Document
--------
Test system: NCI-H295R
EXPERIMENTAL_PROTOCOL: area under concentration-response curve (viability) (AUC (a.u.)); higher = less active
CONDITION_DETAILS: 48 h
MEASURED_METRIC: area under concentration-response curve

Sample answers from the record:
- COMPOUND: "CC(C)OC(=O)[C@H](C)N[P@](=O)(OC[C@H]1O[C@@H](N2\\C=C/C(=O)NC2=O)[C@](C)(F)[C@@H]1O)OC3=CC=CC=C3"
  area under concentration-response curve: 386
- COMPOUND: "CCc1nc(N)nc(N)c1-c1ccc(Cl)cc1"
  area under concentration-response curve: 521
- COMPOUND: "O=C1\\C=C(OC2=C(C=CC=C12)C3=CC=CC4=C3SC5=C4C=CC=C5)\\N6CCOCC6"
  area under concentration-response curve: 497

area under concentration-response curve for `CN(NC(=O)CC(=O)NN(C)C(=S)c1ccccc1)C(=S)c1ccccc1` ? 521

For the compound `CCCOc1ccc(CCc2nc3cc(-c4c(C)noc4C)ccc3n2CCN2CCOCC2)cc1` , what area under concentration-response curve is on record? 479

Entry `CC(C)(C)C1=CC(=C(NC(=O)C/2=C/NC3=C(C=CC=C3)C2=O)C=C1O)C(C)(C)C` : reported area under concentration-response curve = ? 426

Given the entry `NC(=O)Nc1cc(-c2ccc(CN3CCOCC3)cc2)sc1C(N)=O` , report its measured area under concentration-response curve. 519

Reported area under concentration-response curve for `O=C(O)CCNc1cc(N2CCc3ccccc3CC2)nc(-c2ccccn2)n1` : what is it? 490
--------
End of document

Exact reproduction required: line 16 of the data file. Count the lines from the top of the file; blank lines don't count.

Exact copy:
Reported area under concentration-response curve for `O=C(O)CCNc1cc(N2CCc3ccccc3CC2)nc(-c2ccccn2)n1` : what is it? 490